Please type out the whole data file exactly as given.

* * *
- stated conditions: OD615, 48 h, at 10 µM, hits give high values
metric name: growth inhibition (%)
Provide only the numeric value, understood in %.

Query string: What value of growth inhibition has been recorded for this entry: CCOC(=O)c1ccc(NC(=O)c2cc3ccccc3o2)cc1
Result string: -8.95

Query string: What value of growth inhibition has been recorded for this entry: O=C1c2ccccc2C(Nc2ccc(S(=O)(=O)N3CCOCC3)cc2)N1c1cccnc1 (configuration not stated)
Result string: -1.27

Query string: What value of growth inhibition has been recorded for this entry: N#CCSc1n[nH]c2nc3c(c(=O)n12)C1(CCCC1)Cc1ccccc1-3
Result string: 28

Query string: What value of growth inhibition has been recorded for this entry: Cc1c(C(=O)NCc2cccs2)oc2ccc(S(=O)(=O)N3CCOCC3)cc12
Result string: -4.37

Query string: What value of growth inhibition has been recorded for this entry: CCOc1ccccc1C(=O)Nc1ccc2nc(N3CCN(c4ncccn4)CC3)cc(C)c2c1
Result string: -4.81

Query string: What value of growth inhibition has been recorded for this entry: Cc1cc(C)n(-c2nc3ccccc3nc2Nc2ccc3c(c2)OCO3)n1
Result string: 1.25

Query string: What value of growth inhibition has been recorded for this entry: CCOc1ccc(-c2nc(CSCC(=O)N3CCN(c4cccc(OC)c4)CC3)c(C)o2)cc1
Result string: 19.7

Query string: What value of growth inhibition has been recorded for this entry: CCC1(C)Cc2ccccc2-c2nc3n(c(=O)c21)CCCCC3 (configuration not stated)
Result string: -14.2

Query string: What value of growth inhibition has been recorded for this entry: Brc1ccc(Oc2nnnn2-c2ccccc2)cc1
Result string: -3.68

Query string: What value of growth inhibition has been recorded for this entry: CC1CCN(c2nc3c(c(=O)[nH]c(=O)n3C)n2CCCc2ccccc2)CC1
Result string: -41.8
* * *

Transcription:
- stated conditions: OD615, 48 h, at 10 µM, hits give high values
metric name: growth inhibition (%)
Provide only the numeric value, understood in %.

Query string: What value of growth inhibition has been recorded for this entry: CCOC(=O)c1ccc(NC(=O)c2cc3ccccc3o2)cc1
Result string: -8.95

Query string: What value of growth inhibition has been recorded for this entry: O=C1c2ccccc2C(Nc2ccc(S(=O)(=O)N3CCOCC3)cc2)N1c1cccnc1 (configuration not stated)
Result string: -1.27

Query string: What value of growth inhibition has been recorded for this entry: N#CCSc1n[nH]c2nc3c(c(=O)n12)C1(CCCC1)Cc1ccccc1-3
Result string: 28

Query string: What value of growth inhibition has been recorded for this entry: Cc1c(C(=O)NCc2cccs2)oc2ccc(S(=O)(=O)N3CCOCC3)cc12
Result string: -4.37

Query string: What value of growth inhibition has been recorded for this entry: CCOc1ccccc1C(=O)Nc1ccc2nc(N3CCN(c4ncccn4)CC3)cc(C)c2c1
Result string: -4.81

Query string: What value of growth inhibition has been recorded for this entry: Cc1cc(C)n(-c2nc3ccccc3nc2Nc2ccc3c(c2)OCO3)n1
Result string: 1.25

Query string: What value of growth inhibition has been recorded for this entry: CCOc1ccc(-c2nc(CSCC(=O)N3CCN(c4cccc(OC)c4)CC3)c(C)o2)cc1
Result string: 19.7

Query string: What value of growth inhibition has been recorded for this entry: CCC1(C)Cc2ccccc2-c2nc3n(c(=O)c21)CCCCC3 (configuration not stated)
Result string: -14.2

Query string: What value of growth inhibition has been recorded for this entry: Brc1ccc(Oc2nnnn2-c2ccccc2)cc1
Result string: -3.68

Query string: What value of growth inhibition has been recorded for this entry: CC1CCN(c2nc3c(c(=O)[nH]c(=O)n3C)n2CCCc2ccccc2)CC1
Result string: -41.8